Johannesburg – Those who shone a light on the shenanigans at the SABC are helping to save the country, the Save South Africa (SSA) campaign said on Tuesday.
“They have done a great service to our democracy by outlining to Parliament the destructive influence of multiple officer-bearers, Hlaudi Motsoeneng and the group known as his enforcers,” it said in a statement.
Parliament is currently holding an inquiry into the SABC’s board's fitness to hold office. It consists of one person - its chairperson Mbulaheni Maguvhe.
Several executives and senior staffers have given testimony to the committee. Eight staffers, who questioned former COO Motsoeneng’s decision to ban airing footage of violent protests, told MPs how they had to operate in a difficult environment, where unlawful policy decisions were passed at whim.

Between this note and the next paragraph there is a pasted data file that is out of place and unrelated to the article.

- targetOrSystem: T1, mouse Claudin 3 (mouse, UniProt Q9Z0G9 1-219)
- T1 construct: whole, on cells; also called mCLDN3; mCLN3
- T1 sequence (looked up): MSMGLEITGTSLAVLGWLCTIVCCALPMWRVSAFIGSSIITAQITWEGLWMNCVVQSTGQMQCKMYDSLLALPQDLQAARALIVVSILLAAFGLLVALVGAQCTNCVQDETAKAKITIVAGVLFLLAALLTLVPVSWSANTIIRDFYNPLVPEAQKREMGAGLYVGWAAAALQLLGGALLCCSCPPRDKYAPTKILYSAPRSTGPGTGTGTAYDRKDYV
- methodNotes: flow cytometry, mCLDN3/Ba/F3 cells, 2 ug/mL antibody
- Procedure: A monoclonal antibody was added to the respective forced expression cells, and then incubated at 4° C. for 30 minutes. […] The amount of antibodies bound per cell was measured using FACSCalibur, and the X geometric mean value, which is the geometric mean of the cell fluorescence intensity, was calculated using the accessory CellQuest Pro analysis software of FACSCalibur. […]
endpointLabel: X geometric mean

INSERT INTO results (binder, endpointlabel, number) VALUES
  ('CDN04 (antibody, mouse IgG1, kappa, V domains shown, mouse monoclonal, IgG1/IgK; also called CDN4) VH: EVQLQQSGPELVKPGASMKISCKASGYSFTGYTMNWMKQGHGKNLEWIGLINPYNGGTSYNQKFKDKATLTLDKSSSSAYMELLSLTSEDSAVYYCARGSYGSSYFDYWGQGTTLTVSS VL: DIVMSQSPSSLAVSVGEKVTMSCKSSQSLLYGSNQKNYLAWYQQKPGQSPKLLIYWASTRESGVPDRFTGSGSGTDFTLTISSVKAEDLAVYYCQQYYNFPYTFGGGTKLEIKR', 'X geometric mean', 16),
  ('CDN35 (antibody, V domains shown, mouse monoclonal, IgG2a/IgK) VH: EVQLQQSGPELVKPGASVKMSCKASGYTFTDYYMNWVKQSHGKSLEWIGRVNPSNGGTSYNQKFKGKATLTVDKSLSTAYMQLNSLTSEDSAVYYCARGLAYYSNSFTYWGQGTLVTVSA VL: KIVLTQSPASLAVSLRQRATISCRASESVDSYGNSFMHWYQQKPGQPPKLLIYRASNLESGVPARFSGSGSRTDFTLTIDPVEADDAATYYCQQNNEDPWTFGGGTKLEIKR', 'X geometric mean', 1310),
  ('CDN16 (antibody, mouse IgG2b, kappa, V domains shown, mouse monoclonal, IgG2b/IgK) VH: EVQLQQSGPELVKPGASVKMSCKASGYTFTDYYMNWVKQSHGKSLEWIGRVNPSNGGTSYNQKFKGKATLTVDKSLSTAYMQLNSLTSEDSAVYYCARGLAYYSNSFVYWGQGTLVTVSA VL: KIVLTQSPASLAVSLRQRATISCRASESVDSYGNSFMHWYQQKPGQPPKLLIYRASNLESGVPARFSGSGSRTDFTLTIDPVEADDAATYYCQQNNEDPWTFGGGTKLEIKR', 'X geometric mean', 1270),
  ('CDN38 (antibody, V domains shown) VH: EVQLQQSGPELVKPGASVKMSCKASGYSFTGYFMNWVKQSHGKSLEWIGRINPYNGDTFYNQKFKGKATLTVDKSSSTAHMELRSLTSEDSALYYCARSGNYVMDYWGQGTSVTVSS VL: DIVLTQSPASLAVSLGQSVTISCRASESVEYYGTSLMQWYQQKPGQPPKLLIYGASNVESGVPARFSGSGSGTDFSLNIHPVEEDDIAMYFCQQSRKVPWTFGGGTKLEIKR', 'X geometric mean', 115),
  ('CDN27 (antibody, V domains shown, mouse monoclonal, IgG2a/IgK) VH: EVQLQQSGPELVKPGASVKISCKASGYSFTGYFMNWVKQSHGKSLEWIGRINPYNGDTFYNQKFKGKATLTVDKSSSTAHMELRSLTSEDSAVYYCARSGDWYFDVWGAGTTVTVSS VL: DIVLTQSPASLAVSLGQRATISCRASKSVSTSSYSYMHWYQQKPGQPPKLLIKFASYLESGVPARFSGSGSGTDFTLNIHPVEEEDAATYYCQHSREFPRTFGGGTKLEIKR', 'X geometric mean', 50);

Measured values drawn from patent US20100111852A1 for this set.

“We are particularly proud of the so-called SABC 8, who have withstood pressure and threats to expose the erosion of editorial values at the SABC,” the SSA said.
They had highlighted the “illicit nexus” between Motsoeneng and what the SSA called the architects of state capture, the Gupta family.
The campaign had been mobilising support against President Jacob Zuma and calling for his removal.
During proceedings at Parliament’s ad hoc committee investigating the SABC’s board, SABC parliamentary journalist Lukhanyo Calata said it was an open secret that Zuma was protecting Motsoeneng.
Another member of the SABC 8, Vuyo Mvoko, was courageous in exposing how state resources were diverted from the public broadcaster to the Guptas' private media assets, SSA said.
Mvoko’s testimony was yet another disgusting example of the extent of the Guptas’ influence, which Zuma encouraged, that had extended into public institutions.
SSA urged more whistleblowers to speak out against state capture at the public broadcaster.
It wanted answers from board members who had been complicit in some of the incidents. Most importantly, it wanted Communications Minister Faith Muthambi and Zuma to step down.